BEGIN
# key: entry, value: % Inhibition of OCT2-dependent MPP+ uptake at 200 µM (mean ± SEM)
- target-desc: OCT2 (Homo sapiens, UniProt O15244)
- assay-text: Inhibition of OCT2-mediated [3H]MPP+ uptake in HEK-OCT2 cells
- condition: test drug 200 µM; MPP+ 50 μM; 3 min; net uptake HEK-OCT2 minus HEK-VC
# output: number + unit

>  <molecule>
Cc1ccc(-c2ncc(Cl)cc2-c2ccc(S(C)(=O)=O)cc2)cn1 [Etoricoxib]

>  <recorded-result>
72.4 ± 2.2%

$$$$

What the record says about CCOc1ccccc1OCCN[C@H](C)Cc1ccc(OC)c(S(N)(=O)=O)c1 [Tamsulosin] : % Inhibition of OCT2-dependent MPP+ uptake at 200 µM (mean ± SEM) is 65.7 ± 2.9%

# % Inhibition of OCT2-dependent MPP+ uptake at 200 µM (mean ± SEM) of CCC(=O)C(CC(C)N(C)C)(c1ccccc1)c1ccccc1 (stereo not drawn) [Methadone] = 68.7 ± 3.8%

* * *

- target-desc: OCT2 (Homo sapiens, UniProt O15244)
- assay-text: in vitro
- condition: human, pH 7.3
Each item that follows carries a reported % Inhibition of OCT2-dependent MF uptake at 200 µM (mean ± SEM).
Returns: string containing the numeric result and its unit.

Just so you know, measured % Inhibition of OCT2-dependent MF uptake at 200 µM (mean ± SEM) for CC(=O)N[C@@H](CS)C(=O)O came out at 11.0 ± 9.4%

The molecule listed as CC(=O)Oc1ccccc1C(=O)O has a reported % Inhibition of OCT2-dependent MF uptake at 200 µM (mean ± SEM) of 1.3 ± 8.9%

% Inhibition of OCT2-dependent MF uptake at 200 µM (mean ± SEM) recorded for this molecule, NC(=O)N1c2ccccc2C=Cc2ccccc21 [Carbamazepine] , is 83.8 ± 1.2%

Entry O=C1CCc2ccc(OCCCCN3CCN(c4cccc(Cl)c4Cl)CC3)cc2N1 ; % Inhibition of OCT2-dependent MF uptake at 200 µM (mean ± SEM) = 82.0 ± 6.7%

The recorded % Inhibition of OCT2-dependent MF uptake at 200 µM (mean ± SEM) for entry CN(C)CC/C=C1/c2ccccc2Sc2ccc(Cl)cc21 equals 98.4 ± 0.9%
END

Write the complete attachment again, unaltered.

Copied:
# key: entry, value: % Inhibition of OCT2-dependent MPP+ uptake at 200 µM (mean ± SEM)
- target-desc: OCT2 (Homo sapiens, UniProt O15244)
- assay-text: Inhibition of OCT2-mediated [3H]MPP+ uptake in HEK-OCT2 cells
- condition: test drug 200 µM; MPP+ 50 μM; 3 min; net uptake HEK-OCT2 minus HEK-VC
# output: number + unit

>  <molecule>
Cc1ccc(-c2ncc(Cl)cc2-c2ccc(S(C)(=O)=O)cc2)cn1 [Etoricoxib]

>  <recorded-result>
72.4 ± 2.2%

$$$$

What the record says about CCOc1ccccc1OCCN[C@H](C)Cc1ccc(OC)c(S(N)(=O)=O)c1 [Tamsulosin] : % Inhibition of OCT2-dependent MPP+ uptake at 200 µM (mean ± SEM) is 65.7 ± 2.9%

# % Inhibition of OCT2-dependent MPP+ uptake at 200 µM (mean ± SEM) of CCC(=O)C(CC(C)N(C)C)(c1ccccc1)c1ccccc1 (stereo not drawn) [Methadone] = 68.7 ± 3.8%

* * *

- target-desc: OCT2 (Homo sapiens, UniProt O15244)
- assay-text: in vitro
- condition: human, pH 7.3
Each item that follows carries a reported % Inhibition of OCT2-dependent MF uptake at 200 µM (mean ± SEM).
Returns: string containing the numeric result and its unit.

Just so you know, measured % Inhibition of OCT2-dependent MF uptake at 200 µM (mean ± SEM) for CC(=O)N[C@@H](CS)C(=O)O came out at 11.0 ± 9.4%

The molecule listed as CC(=O)Oc1ccccc1C(=O)O has a reported % Inhibition of OCT2-dependent MF uptake at 200 µM (mean ± SEM) of 1.3 ± 8.9%

% Inhibition of OCT2-dependent MF uptake at 200 µM (mean ± SEM) recorded for this molecule, NC(=O)N1c2ccccc2C=Cc2ccccc21 [Carbamazepine] , is 83.8 ± 1.2%

Entry O=C1CCc2ccc(OCCCCN3CCN(c4cccc(Cl)c4Cl)CC3)cc2N1 ; % Inhibition of OCT2-dependent MF uptake at 200 µM (mean ± SEM) = 82.0 ± 6.7%

The recorded % Inhibition of OCT2-dependent MF uptake at 200 µM (mean ± SEM) for entry CN(C)CC/C=C1/c2ccccc2Sc2ccc(Cl)cc21 equals 98.4 ± 0.9%